We need to stop using fertilisers (a major source of GHG emissions) and turn to organic agriculture in order to fix carbon in the soil. We also need to minimise the consumption of meat in order to take less environmental space, as it takes between 10 and 20 times more space and substantially more energy to feed a meat eater than a vegetarian.

We need to dismantle the current urban structures, which is based on the destruction of functional communities, the physical division between functions of life, the slow but steady construction of a “social apartheid” regime, and the consumption of ever-growing amounts of time and resources (including transport) to cover basic needs. We need to overcome the fossil- and nuclear-based mega-city and (re-)build rural societies based on freedom and sustainability.

We need to stop manufacturing absurd consumerist products that only generate corporate profits, social and environmental distress, and collective stupidity.

We need to challenge and replace the dominant set of cultural values, which see nature and people as commodities to be exploited and only attach value to material wealth and to dominant and hierarchical forms of power.

In short, we need to overcome capitalism, oppression and individualism, and build societies based of solidarity, collective emancipation, justice and equity.

a2) The energy crisis

The industrial revolution and the astonishing expansion of the economy in the last two centuries were based on fossil fuels and cheap energy of different forms – including human energy. This is still the case today: most of the cheap products that fill our stores are based to a large extent on the inhuman labour conditions of coal miners in countries such as China and South Africa and of local and migrant workers in oil and gas platforms in the Middle East and other regions, whose work provides power to the post-fordist sweatshops of the Global South. In these, women and men work their health away in exchange for a bare survival wage, transforming raw materials that result from the exploitation of other humans and the destruction of nature into corporate profits for the global elite.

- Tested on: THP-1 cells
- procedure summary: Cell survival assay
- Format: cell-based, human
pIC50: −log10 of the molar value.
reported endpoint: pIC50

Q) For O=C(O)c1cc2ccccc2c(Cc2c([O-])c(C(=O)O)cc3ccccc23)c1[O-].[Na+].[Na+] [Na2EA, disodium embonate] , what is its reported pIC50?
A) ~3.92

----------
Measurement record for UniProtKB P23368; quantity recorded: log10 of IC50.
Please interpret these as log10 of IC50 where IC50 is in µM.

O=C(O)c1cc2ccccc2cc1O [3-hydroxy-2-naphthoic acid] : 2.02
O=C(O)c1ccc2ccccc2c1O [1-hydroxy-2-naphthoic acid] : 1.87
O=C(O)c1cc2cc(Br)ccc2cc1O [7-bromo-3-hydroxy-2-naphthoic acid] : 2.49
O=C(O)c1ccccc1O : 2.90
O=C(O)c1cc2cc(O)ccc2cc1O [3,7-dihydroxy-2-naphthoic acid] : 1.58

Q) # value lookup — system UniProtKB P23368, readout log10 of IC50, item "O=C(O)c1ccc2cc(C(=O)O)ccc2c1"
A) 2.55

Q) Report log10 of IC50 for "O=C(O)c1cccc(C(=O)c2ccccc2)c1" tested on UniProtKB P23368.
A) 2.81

Oil production has just peaked (or is about to peak), and at this rate, coal, gas and uranium production will peak in the next few decades. After the peak in production is passed, the production will go down while the demand continues growing. The energy prices and corporate profits and power thus will reach unprecedented levels (as is now happening with oil companies), accelerating negative redistribution: the already outrageously wealthy will become even more so, the middle class will quickly fall down the social ladder, the already dispossessed will become disposable, and the disposable will be starved to death. As is already happening.

A 100% transition to renewable energy sources (RES) such as solar, wind, wave and tidal energy holds part of the key to avoid this catastrophic scenario. They can also be the material basis for the decentralisation of the economy, since they are decentralised by nature (unlike oil fields or uranium mines) and can best be managed collectively by local communities rather than by centralised (state-owned or private) corporations. The experience of Denmark (before the 2001 change of government) shows that if communities are given the tools to do the transition to RES, it can happen astonishingly fast and smoothly, without provoking social sacrifices, and resulting in an increased quality of life. In just five years (1990-95), 25% of the Danish power supply changed from conventional coal to locally owned and operated Combined Heat and Power (CHP) stations. The driving force in this change was the people striving for a common good (supplying cheap heat to the community) rather than private profit. Simultaneously, wind energy increased strongly: from 1991 to 2001, wind energy took over 20% of the electricity production. This transition was combined with a coal-stop that was first introduced in 1990 and repeated in 1997 (but is now about to be broken with the construction of a coal power plant). The same speed of transition to locally and collectively owned RES (such as wind, solar, etc) can take place on the basis of sound policies and instruments. But this will require considerable grassroots mobilisation and social confrontation with powerful economic interest, as happened in Denmark prior to the establishment of the coal stop.